I, too, am America — round table discussion

On October 27, Mona Lee and Zoe Abbey, visited Truman State University Art Gallery to discuss their contributions to the current exhibition I, too, am America: Photographs by Kansas City Fast Food Workers, on view in the side gallery until Thursday December 1.
The two artists, who have both been employed in the fast food industry for many years, are actively involved in Stand Up KC (http://standupkc.org), an organization set up to give fast-food and retail workers a voice to speak for better working conditions, higher wages, and a union. Through their work with Stand Up KC, Lee and Abbey were drawn into the Langston Hughes Club and collaborated on this photography project with photojournalist Steve Hebert. The aim of the project was to document—from their own perspective—the conditions in which low-income workers live and work.
Both Lee and Abbey talked discussed how their and their fellow workers’ financial, personal, and social difficulties were expressed in the everyday scenes captured in this exhibition, showing among other things bare rooms, empty refrigerators, and bathtubs full of laundry. The interactive and personal discussion provided an invaluable inside perspective, showcasing exactly why the exhibition I, too, am America has caught the attention of media nationwide (http://nyti.ms/1GDn5Ld).

Mona Lee and Zoe Abbey, who contributed to the I, too, am America exhibition, pictured with Gallery Director Heidi Cook

Fact or Fiction

(Featuring artists Brandon Anschultz, Michael Behle, and Greg Edmondson)

The second set of fall exhibition at the Truman State University Art Gallery, Ophelia Parrish 1114 are coming to a close on Friday December 2. Fact or Fiction features new work by three Saint Louis-based artists: Brandon Anschultz, Michael Behle, and Greg Edmondson.

The works of these three artists collaboratively come together to address questions concerning artistic media, patternistic logic, material reality, color, and the illusionary.

Brandon Anschultz’s works featured in the exhibition fog the border of painting and sculpture. Utilizing the paint as a physically sculptural medium, he challenges the tradition of painting and explores the effect of color on the human eye. The pieces are created to stimulate curiosity in the viewer to explore the unknown and the ambiguous. His works are inspired by elements of narratives, art historical movements like Minimalism and Constructivism, Queer culture, and personal history.

Michael Behle’s paintings on photographs question the material reality, illusionary, and the representational in art. Iconographic elements exist alongside a fascination with the human experience. His sculptural works and mix-media photographs draw a psychological reaction from the viewer, exploring common themes and narratives.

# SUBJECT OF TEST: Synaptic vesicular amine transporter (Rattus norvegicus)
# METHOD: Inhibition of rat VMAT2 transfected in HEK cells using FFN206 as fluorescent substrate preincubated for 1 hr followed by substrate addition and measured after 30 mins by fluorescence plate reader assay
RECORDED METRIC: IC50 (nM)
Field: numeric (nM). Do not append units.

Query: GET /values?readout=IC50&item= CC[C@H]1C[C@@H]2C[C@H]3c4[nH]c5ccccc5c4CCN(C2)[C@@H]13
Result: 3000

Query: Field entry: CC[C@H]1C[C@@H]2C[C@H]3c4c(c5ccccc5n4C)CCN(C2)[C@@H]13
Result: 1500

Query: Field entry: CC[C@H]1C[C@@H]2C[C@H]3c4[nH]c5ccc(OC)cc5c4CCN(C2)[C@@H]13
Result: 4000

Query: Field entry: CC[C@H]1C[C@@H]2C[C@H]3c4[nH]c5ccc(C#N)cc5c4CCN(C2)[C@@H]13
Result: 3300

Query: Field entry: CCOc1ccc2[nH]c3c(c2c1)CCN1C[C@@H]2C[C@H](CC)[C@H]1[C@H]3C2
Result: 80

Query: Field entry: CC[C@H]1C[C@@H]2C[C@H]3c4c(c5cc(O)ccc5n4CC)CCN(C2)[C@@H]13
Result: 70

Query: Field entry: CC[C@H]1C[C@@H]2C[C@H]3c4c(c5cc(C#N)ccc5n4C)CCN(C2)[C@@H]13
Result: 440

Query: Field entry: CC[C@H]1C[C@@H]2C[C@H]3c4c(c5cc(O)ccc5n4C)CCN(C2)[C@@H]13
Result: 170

Greg Edmondson uses his art to explore the ideas of organic growth and informational coding systems. His pieces emphasize pattern and artistic technique. Edmondson’s pieces see through the process of exchanging and organizing information. He utilizes the imagination to create art and cement the importance of the scientific, in the seemly separate, but all-to-connected world of art.

#15 for Art

The Art Department’s series of short faculty presentations — 15 minutes, one professor, one work of art — continues this Thursday, October 17th, with Professor Matthew Derezinski, who teaches in the Design (formerly “Visual Communications”) program. Matt’s talk will begin at 4:45 pm in the University Gallery.

The mini lecture series was featured several weeks ago on Truman’s media network.  Talks will continue into the spring semester, with a different faculty member featured every two weeks.

Kirksville High School Students Job Shadow in the Art Department

Kirksville High School seniors in a personal finance class were challenged to shadow someone who does a job they are interested in.  Two high school seniors shadowed Art faculty members on Wednesday, October 26. They were able to talk with faculty, sit in on classes, and visit the University Art Gallery.  We really loved having them on campus and in Ophelia Parrish and wish them all the best as they finish up their senior year!

Kirksville High School student Mikaila Battrick  (center) with Professors Heidi Cool (left) and Julia DeLancey (right).

Kirksville High School student Mikaila Battrick (center) with Professors Heidi Cool (left) and Julia DeLancey.


Anyone interested in setting up a job shadowing opportunity in the Department of Art should please e-mail art@truman.edu.  We enjoy having visitors who are interested in our Art program.

Tomb Wall on Display in OP Atrium

Dr. Orel’s Egyptian Art class has installed a full-size copy of the wall from a tomb at Beni Hasan in Middle Egypt.  The tomb dates from about 4000 years ago, and belonged to a provincial governor.  The artwork was recorded by English Egyptologists in the late 1880s, and was published at a small scale.  Fine Arts Design took the line drawing and blew it up again to the real size so students can experience the art at its original scale rather than shrunk down to fit in a publication.  The “wall” will be on display until Friday afternoon, September 11th.img_9889